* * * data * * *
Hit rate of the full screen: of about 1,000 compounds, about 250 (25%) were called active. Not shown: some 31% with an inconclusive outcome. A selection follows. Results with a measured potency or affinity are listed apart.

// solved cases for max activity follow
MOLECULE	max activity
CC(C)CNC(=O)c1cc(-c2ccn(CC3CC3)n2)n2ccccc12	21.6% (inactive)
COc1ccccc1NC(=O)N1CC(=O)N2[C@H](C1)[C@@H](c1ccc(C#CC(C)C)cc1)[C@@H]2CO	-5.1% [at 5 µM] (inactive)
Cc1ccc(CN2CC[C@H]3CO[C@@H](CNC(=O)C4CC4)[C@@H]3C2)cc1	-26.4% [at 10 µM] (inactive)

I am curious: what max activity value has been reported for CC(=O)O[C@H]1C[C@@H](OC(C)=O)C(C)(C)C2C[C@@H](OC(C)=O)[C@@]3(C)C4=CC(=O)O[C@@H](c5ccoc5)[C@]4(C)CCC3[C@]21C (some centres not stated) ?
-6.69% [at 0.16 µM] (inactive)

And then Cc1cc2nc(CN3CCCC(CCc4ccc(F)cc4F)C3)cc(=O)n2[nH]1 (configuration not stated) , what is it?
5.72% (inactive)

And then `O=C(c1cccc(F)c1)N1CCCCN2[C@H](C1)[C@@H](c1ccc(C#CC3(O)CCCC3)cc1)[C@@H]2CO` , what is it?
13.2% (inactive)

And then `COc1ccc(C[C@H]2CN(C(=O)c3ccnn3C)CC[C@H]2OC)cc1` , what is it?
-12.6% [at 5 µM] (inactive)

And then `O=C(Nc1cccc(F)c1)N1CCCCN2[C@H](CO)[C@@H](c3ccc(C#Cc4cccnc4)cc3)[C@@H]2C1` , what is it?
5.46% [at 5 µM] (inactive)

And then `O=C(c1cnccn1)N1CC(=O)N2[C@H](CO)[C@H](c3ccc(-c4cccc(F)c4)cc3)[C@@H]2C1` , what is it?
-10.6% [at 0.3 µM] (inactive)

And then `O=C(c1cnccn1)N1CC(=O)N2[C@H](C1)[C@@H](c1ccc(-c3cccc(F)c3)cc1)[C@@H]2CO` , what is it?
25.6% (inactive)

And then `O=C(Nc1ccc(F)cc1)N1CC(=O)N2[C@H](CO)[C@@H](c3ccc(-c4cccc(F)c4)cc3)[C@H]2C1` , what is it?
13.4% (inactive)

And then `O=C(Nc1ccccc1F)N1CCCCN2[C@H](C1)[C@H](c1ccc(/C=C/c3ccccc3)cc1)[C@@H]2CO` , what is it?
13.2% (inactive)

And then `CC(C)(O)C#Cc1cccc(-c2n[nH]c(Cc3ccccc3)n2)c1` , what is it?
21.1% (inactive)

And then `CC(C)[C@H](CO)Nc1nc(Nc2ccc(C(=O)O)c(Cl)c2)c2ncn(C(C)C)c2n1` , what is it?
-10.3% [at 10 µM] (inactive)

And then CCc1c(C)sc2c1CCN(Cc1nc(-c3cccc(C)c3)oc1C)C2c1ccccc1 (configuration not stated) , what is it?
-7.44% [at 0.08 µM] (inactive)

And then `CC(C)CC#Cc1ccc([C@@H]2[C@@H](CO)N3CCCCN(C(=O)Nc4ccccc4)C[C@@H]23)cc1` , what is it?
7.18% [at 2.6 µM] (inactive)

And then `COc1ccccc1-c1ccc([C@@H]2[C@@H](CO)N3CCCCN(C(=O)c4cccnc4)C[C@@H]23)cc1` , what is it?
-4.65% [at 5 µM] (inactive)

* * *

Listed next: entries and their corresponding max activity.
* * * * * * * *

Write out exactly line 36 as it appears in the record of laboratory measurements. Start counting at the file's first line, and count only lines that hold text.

Listed next: entries and their corresponding max activity.